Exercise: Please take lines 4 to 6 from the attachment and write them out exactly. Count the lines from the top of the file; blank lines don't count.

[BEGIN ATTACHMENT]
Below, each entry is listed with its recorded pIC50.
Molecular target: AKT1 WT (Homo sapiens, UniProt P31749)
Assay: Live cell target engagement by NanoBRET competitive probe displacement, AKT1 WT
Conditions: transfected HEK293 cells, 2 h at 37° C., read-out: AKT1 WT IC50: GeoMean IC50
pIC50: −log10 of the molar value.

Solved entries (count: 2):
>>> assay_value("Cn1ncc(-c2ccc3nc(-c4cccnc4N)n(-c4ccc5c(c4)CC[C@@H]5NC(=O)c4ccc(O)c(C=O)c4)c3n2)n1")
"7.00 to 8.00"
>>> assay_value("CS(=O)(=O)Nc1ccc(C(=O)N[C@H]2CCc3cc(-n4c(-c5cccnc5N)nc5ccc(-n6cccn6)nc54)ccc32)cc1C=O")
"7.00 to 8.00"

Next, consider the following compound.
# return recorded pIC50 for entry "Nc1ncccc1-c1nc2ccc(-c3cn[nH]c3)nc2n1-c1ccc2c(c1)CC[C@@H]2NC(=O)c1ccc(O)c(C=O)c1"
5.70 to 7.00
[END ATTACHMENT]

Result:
Conditions: transfected HEK293 cells, 2 h at 37° C., read-out: AKT1 WT IC50: GeoMean IC50
pIC50: −log10 of the molar value.

Solved entries (count: 2):